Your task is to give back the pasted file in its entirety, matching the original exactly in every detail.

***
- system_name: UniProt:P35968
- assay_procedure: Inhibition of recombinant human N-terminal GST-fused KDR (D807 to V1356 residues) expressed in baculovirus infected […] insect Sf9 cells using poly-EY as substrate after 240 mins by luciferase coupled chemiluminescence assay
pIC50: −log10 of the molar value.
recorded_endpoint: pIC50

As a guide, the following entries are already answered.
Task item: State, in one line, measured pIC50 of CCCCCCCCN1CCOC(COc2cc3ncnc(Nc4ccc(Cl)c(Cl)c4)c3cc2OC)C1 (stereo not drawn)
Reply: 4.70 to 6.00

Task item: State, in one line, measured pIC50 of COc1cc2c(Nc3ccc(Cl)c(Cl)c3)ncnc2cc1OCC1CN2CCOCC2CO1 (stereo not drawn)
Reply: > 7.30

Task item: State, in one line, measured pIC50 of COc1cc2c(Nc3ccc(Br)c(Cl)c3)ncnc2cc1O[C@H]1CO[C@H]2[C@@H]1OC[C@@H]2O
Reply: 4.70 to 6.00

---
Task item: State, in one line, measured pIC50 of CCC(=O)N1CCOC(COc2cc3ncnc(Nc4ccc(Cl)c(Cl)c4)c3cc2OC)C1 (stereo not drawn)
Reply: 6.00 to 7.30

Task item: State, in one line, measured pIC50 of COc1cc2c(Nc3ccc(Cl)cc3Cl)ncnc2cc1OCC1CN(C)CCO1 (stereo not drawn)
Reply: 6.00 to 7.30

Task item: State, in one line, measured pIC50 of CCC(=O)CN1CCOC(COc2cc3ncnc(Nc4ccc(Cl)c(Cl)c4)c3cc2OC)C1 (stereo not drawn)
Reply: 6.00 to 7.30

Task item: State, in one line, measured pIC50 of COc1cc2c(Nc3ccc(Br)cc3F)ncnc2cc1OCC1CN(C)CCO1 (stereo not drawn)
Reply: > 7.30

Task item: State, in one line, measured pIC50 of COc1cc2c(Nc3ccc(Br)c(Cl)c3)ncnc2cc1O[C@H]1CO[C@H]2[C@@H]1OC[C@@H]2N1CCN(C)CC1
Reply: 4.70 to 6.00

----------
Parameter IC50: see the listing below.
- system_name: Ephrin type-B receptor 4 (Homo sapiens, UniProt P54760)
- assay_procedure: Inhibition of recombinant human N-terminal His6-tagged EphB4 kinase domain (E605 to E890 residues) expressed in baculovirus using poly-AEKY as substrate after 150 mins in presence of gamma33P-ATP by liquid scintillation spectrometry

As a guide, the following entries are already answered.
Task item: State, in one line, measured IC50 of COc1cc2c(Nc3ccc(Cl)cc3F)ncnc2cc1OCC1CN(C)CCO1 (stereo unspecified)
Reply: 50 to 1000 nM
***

- system_name: UniProt:P35968
- assay_procedure: Inhibition of recombinant human N-terminal GST-fused KDR (D807 to V1356 residues) expressed in baculovirus infected […] insect Sf9 cells using poly-EY as substrate after 240 mins by luciferase coupled chemiluminescence assay
pIC50: −log10 of the molar value.
recorded_endpoint: pIC50

As a guide, the following entries are already answered.
Task item: State, in one line, measured pIC50 of CCCCCCCCN1CCOC(COc2cc3ncnc(Nc4ccc(Cl)c(Cl)c4)c3cc2OC)C1 (stereo not drawn)
Reply: 4.70 to 6.00

Task item: State, in one line, measured pIC50 of COc1cc2c(Nc3ccc(Cl)c(Cl)c3)ncnc2cc1OCC1CN2CCOCC2CO1 (stereo not drawn)
Reply: > 7.30

Task item: State, in one line, measured pIC50 of COc1cc2c(Nc3ccc(Br)c(Cl)c3)ncnc2cc1O[C@H]1CO[C@H]2[C@@H]1OC[C@@H]2O
Reply: 4.70 to 6.00

---
Task item: State, in one line, measured pIC50 of CCC(=O)N1CCOC(COc2cc3ncnc(Nc4ccc(Cl)c(Cl)c4)c3cc2OC)C1 (stereo not drawn)
Reply: 6.00 to 7.30

Task item: State, in one line, measured pIC50 of COc1cc2c(Nc3ccc(Cl)cc3Cl)ncnc2cc1OCC1CN(C)CCO1 (stereo not drawn)
Reply: 6.00 to 7.30

Task item: State, in one line, measured pIC50 of CCC(=O)CN1CCOC(COc2cc3ncnc(Nc4ccc(Cl)c(Cl)c4)c3cc2OC)C1 (stereo not drawn)
Reply: 6.00 to 7.30

Task item: State, in one line, measured pIC50 of COc1cc2c(Nc3ccc(Br)cc3F)ncnc2cc1OCC1CN(C)CCO1 (stereo not drawn)
Reply: > 7.30

Task item: State, in one line, measured pIC50 of COc1cc2c(Nc3ccc(Br)c(Cl)c3)ncnc2cc1O[C@H]1CO[C@H]2[C@@H]1OC[C@@H]2N1CCN(C)CC1
Reply: 4.70 to 6.00

----------
Parameter IC50: see the listing below.
- system_name: Ephrin type-B receptor 4 (Homo sapiens, UniProt P54760)
- assay_procedure: Inhibition of recombinant human N-terminal His6-tagged EphB4 kinase domain (E605 to E890 residues) expressed in baculovirus using poly-AEKY as substrate after 150 mins in presence of gamma33P-ATP by liquid scintillation spectrometry

As a guide, the following entries are already answered.
Task item: State, in one line, measured IC50 of COc1cc2c(Nc3ccc(Cl)cc3F)ncnc2cc1OCC1CN(C)CCO1 (stereo unspecified)
Reply: 50 to 1000 nM